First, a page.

At age thirteen I was a diehard ultralight fanatic armed with a wee Abu Garcia spinning reel spooled with four pound Maxima mono and a cork handled 5’6” fiberglass Shakespeare rod. Growing up on the South Shore of Oahu was an incredible classroom for playing very aggressive saltwater fish on light tackle. I caught my first Marlin at age eleven which dwarfed my smallish frame as well as the 9/0 reel that I caught it on. When I caught my first Mahi Mahi at age eleven on very light tackle I got the fever for life. The O’io, or bonefish was not the fiercest or most popular of quarry’s, the Papio, or Juvenile Jack Trevalle and the Ulua, or adult Jack Trevalle are really the signature sporting fish of the islands. Open any “Hawaii Fishing News” publication (www.hawaiifishingnews.com) and you will realize the fanatical clubs that revolve around this particular species. However small or large these fish will leave you weak in the knees after stripping your reel clean and making off with four weeks of your allowance money in the form of monofillament.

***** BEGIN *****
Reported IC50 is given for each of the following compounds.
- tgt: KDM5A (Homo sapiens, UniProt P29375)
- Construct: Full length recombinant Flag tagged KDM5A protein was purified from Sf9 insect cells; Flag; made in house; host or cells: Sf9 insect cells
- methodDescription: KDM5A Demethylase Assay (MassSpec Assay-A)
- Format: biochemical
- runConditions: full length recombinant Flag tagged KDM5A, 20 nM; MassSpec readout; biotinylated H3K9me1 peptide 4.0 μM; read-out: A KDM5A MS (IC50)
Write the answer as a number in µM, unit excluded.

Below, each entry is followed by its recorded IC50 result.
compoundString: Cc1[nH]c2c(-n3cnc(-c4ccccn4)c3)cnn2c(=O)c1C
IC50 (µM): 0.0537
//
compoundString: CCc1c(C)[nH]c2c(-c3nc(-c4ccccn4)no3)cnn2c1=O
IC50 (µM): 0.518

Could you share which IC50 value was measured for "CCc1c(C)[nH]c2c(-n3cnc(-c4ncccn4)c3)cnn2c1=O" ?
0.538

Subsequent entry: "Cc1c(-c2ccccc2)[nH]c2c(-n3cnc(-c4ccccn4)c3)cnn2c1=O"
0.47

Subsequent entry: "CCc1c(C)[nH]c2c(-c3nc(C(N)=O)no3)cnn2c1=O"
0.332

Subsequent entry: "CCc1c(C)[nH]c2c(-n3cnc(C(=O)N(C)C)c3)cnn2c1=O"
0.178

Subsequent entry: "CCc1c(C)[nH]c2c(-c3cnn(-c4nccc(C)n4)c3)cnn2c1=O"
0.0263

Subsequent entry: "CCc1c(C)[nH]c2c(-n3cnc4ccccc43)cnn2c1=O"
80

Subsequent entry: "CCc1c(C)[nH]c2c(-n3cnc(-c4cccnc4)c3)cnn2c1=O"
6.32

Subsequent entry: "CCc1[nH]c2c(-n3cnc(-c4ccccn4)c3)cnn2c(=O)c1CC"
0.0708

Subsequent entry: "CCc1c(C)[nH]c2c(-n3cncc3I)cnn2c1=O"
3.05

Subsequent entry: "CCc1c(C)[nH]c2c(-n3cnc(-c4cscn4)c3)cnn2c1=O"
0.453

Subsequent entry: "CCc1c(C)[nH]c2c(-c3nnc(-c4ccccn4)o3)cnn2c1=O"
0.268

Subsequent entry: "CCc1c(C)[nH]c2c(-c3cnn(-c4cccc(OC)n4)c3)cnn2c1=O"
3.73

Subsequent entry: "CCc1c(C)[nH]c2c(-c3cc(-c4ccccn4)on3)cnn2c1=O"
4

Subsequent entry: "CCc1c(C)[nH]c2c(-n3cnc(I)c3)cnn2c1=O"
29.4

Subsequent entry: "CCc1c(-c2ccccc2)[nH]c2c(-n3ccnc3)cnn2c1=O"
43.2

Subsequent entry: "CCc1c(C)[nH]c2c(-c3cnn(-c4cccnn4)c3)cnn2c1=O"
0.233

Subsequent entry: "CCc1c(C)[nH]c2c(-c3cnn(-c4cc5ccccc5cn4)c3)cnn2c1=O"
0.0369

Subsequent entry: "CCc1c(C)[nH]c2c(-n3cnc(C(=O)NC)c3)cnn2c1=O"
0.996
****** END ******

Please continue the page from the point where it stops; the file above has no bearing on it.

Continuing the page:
We loved and honored all these fish and actually in the valley we grew up in, Niu Valley, every one of our streets was named after a fish. There was Mahi Mahi street (dorado), Nenue street (rudderfish), Opakapaka street (red snapper), Aku street (skipjack tuna, Ono street (Wahoo), Malolo Street (flying fish) etc... So I actually learned the Hawaiian names for fish before I knew what the English names were. Today I still make reference to this day by their Hawaiian names. The take away from growing up in Hawaii’s saltwater environment and moving later in life to a fresh water world is that in saltwater you experience pound for pound some of the most sporting fish in the world. It really cannot be argued until you have actually fought either an 8 lb. or 80 lb. Jack Trevalle. Both are simply terrifying on light tackle. I watched a friend of mine in the flats in front of my neighborhood fight a large Papio (probably no more than seventeen inches in length) it made two violent runs at break neck speed and snapped his rod like a toothpick. My friend started crying, he was shaking like a leaf and being boys of only thirteen years old at the time we simply felt defeated by these beasts time and time again. It became a regular occurrence to either have your reel stripped clean or rod broken. As we grew older we learned how to play the fish more efficiently and prepare ourselves emotionally for sudden bouts of these piscatorial meltdowns. I was lucky enough to have a mother and father that allowed me to go out for days at a time and fish in some very dangerous waters off of Molokai and Oahu at such a young age. If you asked my father what I looked like when he handed me my first fishing rod he would probably laugh. We were taking a long weekend off to go out to Pats at Punaluu a small Kamaaina motel back in the early 70’s. It was on the winward side of Oahu and the area was prime Papio (juvenile jack trevalle) and O’io fishing (bonefish). He handed me my first fiberglass rod on the beach and I was so excited I could barely thread the mono through the guides and work the skirted reel. I remember I was about nine years old at the time and I was casting like I was batting in the World Series.